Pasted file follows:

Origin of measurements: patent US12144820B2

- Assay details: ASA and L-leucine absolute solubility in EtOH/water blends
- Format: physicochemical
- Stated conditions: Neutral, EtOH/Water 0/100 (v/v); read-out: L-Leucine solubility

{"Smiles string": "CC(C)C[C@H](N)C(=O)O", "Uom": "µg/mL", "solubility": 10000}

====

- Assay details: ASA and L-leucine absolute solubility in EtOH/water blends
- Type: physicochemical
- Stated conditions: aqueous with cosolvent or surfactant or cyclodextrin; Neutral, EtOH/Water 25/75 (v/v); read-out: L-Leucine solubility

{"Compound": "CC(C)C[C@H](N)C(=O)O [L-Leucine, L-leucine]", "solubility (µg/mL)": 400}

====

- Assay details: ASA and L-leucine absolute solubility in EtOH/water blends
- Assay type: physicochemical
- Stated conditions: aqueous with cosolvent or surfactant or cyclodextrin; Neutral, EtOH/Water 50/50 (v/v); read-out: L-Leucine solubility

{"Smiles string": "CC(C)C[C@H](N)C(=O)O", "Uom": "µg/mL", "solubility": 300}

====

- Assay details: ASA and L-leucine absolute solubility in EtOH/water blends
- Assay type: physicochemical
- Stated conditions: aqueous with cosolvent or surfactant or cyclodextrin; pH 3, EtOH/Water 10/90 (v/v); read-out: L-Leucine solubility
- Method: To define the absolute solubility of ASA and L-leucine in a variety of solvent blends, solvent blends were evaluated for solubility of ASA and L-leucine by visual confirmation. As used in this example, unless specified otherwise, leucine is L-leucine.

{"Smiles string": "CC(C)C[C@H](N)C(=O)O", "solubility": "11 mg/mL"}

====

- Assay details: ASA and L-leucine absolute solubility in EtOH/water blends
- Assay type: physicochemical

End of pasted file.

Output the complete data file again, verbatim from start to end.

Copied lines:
Origin of measurements: patent US12144820B2

- Assay details: ASA and L-leucine absolute solubility in EtOH/water blends
- Format: physicochemical
- Stated conditions: Neutral, EtOH/Water 0/100 (v/v); read-out: L-Leucine solubility

{"Smiles string": "CC(C)C[C@H](N)C(=O)O", "Uom": "µg/mL", "solubility": 10000}

====

- Assay details: ASA and L-leucine absolute solubility in EtOH/water blends
- Type: physicochemical
- Stated conditions: aqueous with cosolvent or surfactant or cyclodextrin; Neutral, EtOH/Water 25/75 (v/v); read-out: L-Leucine solubility

{"Compound": "CC(C)C[C@H](N)C(=O)O [L-Leucine, L-leucine]", "solubility (µg/mL)": 400}

====

- Assay details: ASA and L-leucine absolute solubility in EtOH/water blends
- Assay type: physicochemical
- Stated conditions: aqueous with cosolvent or surfactant or cyclodextrin; Neutral, EtOH/Water 50/50 (v/v); read-out: L-Leucine solubility

{"Smiles string": "CC(C)C[C@H](N)C(=O)O", "Uom": "µg/mL", "solubility": 300}

====

- Assay details: ASA and L-leucine absolute solubility in EtOH/water blends
- Assay type: physicochemical
- Stated conditions: aqueous with cosolvent or surfactant or cyclodextrin; pH 3, EtOH/Water 10/90 (v/v); read-out: L-Leucine solubility
- Method: To define the absolute solubility of ASA and L-leucine in a variety of solvent blends, solvent blends were evaluated for solubility of ASA and L-leucine by visual confirmation. As used in this example, unless specified otherwise, leucine is L-leucine.

{"Smiles string": "CC(C)C[C@H](N)C(=O)O", "solubility": "11 mg/mL"}

====

- Assay details: ASA and L-leucine absolute solubility in EtOH/water blends
- Assay type: physicochemical